Clementines are small oranges that are seedless, easy to peel, and—when well-grown and ripe—perfectly sweet to eat, too. They're a favorite citrus snack for winter and well-known by the kid-friendly names "cuties" and "sweeties."
A Winter Treat
Like a good stinky Muenster cheese or properly made crêpe, clementines used to be something one had to go to Europe to find. Their arrival at markets there is heralded with such high spirits and good cheer that it warms the gray, bone-chilling air. The treasure of small gleaming oranges is a delicious antidote to winter.
The ritual of buying and eating these bright, sunny fruits and letting their sweet, floral aroma fill the house is one worth repeating every winter. You can choose between clementines proper or their like-minded tiny orange brethren such as satsumas or Ojai pixies.
Consider keeping a big bowl of clementines in the center of the dining room table or on the kitchen counter for easy snacking from morning to night. It's a fantastic way to instantly make the onset of gloomy, rainy, dark winter days not seem so terribly bad.
How to Eat Clementines
Not only are clementines easy to eat, they are fundamentally cheery little fruits. The peel almost slips off—not as easily as a satsuma's peel, but easier than any other citrus that comes to mind. This, along with the sweet taste, is one reason why they're such a hit with children.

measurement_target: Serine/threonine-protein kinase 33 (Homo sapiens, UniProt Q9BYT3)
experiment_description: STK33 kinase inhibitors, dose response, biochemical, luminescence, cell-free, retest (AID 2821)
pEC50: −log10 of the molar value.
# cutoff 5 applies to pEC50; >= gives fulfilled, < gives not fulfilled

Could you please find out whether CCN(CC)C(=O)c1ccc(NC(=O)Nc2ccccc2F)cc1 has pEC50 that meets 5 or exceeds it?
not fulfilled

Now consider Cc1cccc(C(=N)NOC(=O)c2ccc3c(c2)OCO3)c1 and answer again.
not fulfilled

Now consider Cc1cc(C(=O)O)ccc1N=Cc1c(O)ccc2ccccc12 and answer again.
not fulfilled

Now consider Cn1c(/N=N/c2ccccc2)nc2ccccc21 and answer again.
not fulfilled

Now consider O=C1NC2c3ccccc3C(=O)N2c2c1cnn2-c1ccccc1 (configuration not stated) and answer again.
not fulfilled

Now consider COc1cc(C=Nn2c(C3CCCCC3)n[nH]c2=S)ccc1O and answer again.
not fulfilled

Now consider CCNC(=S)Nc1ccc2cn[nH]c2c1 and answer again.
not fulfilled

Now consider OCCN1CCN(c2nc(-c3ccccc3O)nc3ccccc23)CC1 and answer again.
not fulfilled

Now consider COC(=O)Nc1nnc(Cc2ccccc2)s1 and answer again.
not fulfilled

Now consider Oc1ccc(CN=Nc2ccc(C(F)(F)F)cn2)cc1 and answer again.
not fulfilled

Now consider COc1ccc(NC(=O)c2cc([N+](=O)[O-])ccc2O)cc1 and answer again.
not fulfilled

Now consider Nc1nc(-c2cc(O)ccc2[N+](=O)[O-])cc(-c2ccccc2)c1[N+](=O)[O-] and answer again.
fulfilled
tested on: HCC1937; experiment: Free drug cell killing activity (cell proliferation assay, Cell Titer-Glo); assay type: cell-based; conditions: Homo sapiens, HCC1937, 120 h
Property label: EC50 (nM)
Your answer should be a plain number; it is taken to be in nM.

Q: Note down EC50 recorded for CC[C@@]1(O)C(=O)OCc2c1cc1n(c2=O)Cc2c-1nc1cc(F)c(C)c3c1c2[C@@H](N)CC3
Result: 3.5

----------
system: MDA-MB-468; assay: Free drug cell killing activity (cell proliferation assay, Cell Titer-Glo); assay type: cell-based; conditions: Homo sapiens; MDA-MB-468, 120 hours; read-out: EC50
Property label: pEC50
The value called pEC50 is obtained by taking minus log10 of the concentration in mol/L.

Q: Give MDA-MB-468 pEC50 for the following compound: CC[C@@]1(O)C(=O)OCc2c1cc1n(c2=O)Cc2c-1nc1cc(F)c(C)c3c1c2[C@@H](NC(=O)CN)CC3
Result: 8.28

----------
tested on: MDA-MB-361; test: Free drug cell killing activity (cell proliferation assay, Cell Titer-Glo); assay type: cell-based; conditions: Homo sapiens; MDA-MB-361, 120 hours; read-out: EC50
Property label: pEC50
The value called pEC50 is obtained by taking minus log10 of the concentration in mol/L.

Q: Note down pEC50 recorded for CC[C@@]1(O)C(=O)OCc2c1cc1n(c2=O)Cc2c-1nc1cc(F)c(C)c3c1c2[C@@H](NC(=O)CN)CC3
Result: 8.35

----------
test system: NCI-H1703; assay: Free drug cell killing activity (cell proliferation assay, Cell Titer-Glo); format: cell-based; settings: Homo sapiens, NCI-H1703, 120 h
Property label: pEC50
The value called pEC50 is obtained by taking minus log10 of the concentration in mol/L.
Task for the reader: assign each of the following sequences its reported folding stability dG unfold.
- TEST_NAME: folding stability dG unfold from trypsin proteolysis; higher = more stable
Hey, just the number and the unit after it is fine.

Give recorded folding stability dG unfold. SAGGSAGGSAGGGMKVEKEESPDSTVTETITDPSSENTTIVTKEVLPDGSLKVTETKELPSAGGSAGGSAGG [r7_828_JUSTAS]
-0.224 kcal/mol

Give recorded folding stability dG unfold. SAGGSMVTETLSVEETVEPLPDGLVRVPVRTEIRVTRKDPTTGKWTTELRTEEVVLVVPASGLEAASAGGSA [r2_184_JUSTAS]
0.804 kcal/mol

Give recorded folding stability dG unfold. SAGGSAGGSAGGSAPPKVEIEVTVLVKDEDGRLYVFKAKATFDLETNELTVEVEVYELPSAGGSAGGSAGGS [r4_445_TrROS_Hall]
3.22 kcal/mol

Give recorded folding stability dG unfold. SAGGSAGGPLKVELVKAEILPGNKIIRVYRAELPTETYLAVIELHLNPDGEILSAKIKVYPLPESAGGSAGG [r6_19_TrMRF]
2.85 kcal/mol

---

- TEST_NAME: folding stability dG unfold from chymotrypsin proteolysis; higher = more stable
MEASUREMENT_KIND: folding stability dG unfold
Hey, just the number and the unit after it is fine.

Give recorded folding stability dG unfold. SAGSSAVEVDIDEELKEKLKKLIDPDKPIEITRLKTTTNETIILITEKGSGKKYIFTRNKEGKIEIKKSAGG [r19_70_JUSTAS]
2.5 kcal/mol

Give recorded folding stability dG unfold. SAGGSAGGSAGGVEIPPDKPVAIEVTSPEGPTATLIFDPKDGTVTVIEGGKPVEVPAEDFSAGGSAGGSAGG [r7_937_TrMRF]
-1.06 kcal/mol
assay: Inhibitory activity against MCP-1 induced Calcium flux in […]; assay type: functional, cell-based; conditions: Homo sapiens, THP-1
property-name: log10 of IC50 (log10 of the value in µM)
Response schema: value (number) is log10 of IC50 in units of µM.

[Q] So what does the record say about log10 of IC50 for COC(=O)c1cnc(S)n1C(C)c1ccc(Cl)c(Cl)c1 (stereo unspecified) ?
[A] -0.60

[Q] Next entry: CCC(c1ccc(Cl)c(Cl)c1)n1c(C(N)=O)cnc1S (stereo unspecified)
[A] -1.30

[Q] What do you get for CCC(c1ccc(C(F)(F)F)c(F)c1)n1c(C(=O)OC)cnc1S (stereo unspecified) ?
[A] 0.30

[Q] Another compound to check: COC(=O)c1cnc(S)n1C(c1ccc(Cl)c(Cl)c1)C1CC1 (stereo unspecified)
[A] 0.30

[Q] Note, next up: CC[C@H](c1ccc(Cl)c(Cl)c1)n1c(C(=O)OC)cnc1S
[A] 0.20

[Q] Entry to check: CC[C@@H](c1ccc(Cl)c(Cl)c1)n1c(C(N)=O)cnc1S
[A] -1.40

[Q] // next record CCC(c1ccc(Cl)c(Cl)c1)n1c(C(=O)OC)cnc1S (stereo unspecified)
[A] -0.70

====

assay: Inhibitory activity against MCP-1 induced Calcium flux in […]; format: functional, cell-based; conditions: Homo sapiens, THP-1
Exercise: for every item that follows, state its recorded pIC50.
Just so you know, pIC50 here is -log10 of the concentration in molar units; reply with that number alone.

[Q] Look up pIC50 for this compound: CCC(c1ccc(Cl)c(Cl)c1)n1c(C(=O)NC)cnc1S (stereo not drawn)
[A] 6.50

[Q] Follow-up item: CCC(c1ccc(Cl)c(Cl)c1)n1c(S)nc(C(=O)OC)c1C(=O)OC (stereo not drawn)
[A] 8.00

Very little if any of the pith clings to the fruit, and the membrane surrounding each section is delicate enough to be almost unnoticeable. Seeds are few and far between—many are even completely seedless.
You'll find these fruits to be fabulously portable and a sweet, refreshing snack in the middle of the day. Pack them in lunches or stick one in your purse or jacket pocket before heading out and it will be ready whenever you need a quick bite.
When to Find Clementines
In the U.S., clementines are often marketed as "cuties" or "sweeties." You will find them sold in small crates or boxes, especially around Christmas time.
Their association with the holiday season is a reasonable one since they are in season from late November into January. Spain still grows scads of clementines, but there are substantial groves in California and Texas as well.
Store clementines in a cool place, but don't refrigerate them. As with all citrus, don't store clementines in plastic, either. It will make them sweat and spoil much quicker than they would when just left out to breathe.
Clementines last for several weeks after they're picked, if they are kept relatively cool and out of too much direct sunlight.
If you tire of just peeling and eating clementines out of hand, there are many great uses for them in the kitchen. Use them as a substitute for other oranges or add clementine sections to tossed salads. You can also add them to a semifreddo or bake up a clementine cake. They would be a delicious addition to a beet salad as well.
Another option is to keep things fruity: slice up the clementines, spritz them with lemon juice, and sprinkle with chopped mint for an easy fruit salad. Add a few pomegranate seeds—also in season during the winter—for a pop of color, if you like.